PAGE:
Files changed (1)
This leaves you with a static class, which passes through to a chosen `CacheMechanism`, with the correct type.
Finally! No more manual casting, remembering what the caching options should be, nor what the magic string is.
Let's say you want to cache blog posts and the generated HTML for some high traffic page in our ASP.Net website
There are currently two options for the CacheDictionary. Which one wokrs best for you will depend on your use case:
there could always be that one stray race condition that I didn't catch. Also, the tracking requires a few locks and it can possibly break if you have a LOT of different keys which will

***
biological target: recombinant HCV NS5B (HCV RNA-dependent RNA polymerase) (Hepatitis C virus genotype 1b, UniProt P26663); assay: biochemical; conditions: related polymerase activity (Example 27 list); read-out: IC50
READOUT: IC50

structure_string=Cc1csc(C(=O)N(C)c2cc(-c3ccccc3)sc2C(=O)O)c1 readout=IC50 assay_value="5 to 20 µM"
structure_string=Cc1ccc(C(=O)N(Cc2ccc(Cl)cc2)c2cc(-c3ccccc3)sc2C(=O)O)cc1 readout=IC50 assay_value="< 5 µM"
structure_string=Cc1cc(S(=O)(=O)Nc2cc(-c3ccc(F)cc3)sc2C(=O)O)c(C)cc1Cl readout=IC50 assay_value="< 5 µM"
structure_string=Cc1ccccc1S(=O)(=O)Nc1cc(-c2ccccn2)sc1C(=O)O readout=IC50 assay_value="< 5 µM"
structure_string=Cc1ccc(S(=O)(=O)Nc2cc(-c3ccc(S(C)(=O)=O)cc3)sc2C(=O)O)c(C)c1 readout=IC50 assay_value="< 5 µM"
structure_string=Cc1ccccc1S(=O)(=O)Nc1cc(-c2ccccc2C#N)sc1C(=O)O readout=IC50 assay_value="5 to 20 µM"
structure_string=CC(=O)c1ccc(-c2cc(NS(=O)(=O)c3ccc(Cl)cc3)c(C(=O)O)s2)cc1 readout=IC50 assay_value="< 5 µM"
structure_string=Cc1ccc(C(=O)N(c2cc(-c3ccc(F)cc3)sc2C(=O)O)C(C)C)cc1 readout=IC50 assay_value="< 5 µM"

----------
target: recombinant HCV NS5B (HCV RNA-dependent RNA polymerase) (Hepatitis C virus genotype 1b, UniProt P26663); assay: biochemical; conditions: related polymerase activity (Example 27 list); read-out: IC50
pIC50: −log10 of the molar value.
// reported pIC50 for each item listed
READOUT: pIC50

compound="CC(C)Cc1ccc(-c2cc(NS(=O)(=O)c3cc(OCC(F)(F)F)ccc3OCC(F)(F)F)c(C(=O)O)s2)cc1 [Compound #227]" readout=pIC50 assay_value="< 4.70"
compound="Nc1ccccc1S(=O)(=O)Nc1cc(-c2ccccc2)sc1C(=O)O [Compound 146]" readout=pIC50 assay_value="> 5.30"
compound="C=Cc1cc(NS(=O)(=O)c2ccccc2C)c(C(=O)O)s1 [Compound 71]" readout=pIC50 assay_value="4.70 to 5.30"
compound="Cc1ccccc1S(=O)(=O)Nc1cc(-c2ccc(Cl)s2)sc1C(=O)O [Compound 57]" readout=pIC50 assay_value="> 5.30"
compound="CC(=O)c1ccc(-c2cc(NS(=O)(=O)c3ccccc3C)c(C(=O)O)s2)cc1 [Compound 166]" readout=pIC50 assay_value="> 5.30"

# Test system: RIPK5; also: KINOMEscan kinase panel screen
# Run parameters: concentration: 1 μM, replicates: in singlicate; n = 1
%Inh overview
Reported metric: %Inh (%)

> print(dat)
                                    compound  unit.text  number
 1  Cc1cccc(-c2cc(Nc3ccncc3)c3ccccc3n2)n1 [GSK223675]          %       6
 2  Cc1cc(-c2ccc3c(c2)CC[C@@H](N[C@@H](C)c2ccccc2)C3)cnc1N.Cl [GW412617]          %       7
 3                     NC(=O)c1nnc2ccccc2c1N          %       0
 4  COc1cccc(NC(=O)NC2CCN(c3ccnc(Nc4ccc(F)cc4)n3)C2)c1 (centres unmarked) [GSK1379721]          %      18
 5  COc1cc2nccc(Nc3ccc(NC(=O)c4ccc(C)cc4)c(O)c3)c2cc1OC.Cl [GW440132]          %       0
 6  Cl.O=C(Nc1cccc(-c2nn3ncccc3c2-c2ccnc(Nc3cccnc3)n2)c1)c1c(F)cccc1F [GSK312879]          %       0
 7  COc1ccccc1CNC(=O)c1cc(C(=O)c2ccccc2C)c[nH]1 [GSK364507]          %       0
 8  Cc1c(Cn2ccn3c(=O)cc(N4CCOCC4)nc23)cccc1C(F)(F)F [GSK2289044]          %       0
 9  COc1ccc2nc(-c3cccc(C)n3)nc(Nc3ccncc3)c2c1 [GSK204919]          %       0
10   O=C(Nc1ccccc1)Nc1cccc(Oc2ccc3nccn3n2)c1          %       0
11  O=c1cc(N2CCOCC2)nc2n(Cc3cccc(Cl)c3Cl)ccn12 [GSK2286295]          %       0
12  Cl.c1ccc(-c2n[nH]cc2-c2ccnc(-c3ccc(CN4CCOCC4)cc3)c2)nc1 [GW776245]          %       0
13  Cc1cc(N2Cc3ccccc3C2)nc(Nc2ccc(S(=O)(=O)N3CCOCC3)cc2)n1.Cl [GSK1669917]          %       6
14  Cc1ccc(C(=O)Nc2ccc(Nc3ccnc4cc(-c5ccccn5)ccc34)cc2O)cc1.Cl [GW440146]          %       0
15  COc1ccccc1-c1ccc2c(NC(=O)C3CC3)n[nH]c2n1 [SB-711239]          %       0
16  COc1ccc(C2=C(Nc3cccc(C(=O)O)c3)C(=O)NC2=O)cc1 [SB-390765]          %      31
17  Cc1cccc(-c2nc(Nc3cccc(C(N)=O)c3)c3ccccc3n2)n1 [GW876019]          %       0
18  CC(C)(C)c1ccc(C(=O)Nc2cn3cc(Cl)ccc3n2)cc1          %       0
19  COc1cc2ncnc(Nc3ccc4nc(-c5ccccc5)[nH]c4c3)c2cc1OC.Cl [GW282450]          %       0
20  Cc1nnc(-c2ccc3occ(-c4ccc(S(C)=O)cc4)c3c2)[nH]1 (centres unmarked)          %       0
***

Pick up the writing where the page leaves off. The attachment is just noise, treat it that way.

seldom be acessed. Tracking a very large number of keys might make you hit the maximum object size limit, as well as possibly leaking memory. I recommend only using it if you really have to.
This is an extremely simple to implement interface to your caching method. Basically, nulls can not be cacheable is the only strict requirement. If a value is passed in as null, then
the value associated with the passed in key should be removed from the cache. Also, these methods MUST be thread-safe.